The lives of four people intersect in Mumbai: a washer-man who wants to become an actor, a banker-turned-photographer, a painter looking for inspiration, and a newly-married immigrant who journals her experiences on home video.
Ghulam means a slave. Sidharth (Aamir Khan) is an amateur boxer who does not work, preferring to loaf about with friends. His older brother Jai (Rajit Kapoor) works with a gangster who ... See full summary »
Roopa, a beautiful young village belle is much loved by the villagers of Chandanpur. Chandanpur celebrates a huge Mela every year and this year, they invite a Minister to inaugurate it. In ... See full summary »
Harbans Rai and Ranjit Rai are two wealthy businessmen who absolutely *loathe* poverty and poor people . As fate would have it , Harbans Rai's daughter Madhu falls for a poor mechanic Raja ... See full summary »
1857 AD. The entire Indian sub continent is ruled by a company. The British East India Company. The most successful business enterprise in history. The company has its own laws, its own administration, its own army. It controls the destiny of one fifth of humanity. Mangal Pandey - The Rising is an epic tale of friendship, betrayal, love and sacrifice set against the backdrop of what the British called the sepoy mutiny but which for the Indians was the First War of Independence. 'Company Raj' as it was known, had been plundering the country, treating the locals unjustly and causing widespread resentment. After a hundred years of subjugation, the Indian consciousness is rising through the revolutionary prospect of change and self-rule. During a fierce battle in one of the Afgan wars that the Company fought in the mid-century, Mangal Pandey, the heroic sepoy, saves the life of his British commanding officer William Gordon. Gordon is indebted to Mangal and a strong friendship develops ... Written by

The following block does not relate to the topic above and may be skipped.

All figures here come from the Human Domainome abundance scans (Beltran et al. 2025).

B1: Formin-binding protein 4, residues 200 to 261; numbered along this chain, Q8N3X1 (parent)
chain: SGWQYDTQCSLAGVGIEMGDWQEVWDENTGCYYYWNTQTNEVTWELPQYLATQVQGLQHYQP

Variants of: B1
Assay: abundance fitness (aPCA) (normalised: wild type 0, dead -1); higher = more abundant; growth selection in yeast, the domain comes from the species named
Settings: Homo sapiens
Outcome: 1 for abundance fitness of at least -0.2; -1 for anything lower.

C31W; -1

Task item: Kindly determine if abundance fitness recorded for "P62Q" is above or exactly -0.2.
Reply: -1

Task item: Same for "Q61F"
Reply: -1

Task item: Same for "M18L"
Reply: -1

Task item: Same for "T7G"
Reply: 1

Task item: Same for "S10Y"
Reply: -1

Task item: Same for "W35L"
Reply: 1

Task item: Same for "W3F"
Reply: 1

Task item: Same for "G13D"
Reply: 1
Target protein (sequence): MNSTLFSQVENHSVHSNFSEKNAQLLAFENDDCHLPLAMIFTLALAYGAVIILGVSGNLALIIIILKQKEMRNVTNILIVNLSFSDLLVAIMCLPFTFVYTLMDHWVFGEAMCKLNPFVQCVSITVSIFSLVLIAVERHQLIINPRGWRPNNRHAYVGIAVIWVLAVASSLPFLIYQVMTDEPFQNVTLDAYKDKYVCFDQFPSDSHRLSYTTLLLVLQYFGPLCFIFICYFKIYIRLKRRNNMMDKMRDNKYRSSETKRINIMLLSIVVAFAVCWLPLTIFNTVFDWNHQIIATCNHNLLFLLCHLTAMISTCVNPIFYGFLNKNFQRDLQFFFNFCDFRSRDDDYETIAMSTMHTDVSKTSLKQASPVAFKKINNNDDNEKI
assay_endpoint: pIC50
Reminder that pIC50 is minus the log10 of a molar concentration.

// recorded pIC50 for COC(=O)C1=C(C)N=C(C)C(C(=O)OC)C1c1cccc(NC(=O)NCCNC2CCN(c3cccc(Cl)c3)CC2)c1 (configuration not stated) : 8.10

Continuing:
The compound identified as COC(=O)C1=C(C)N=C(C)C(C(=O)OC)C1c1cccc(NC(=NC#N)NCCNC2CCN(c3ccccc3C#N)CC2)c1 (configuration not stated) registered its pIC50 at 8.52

Ketan Mehta had first thought of making this film in 1988, with Amitabh Bachchan as Pandey. See more »
At the beginning of the movie, Mangal has the vermillion mark on his forehead. Later on, while they wait for a new executioner, Mangal sits in the jail cell with no markings on his forehead. Then Heera comes and places the vermillion on him. Since this happens after the initial scene, Mangal's forehead should have been clear in the beginning. See more »
I saw the movie Mangal Pandey yesterday and the images are still quite vivid in my mind. I attribute this to the wonderful cinematography and the colourful canvas that Ketan Mehta uses to unfold the story before his audience.
The madness in Mangal Pandey's, roughly translated as "junoon", can only be portrayed by a great actor. A. R. Rehman's music is so good that it can make your hair stand on end. The four story tellers atop an elephant visiting villages as they tell their story is a great narrative technique.
The reviews of the film in the Indian film media shocked me. I fail to understand the motive or even the thought process behind them unless it is that we are all in the danger of succumbing to cheap cynicism when feelings or ideas of patriotism come up in a creative form.
People have complained about the colour and the song and dance that Ketan has used. I believe this is because of two reasons--one is that Ketan has a theatre background and this is a part of folk theatre -to use music and dance to convey messages. The other reason is that in a movie dealing with the tragic consequences of brave actions it is important to to provide some kind of relief.
Even the presence of the two women which has has been criticised, is important to give the feel of the time. Mangal Pandey had to be shown as a real living human being not some flat lifeless character unearthed from dusty history books. One of the female characters brought to light the repugnant practise of Sati whereas the nautch girl was used to depict the presence of pleasure houses for the company employees. Both are necessary to give us a realistic picture of that era.
A comment was made elsewhere that the younger audiences found it hard to connect with the historical character. Is it easier, then,for the youth of modern India to connect with MTV and reality shows with no content? And if this is so then does it not become even more important for our film makers to produce films with real content that may inspire pride in our culture and history?
Mangal Pandey is a great film. From the first scene to the last you can see the immense amount of hard work that has gone into its making.
The only thing that rankled was the voice over provided by Om Puri. It was unnecessary.
I think the movie deserves great accolades.
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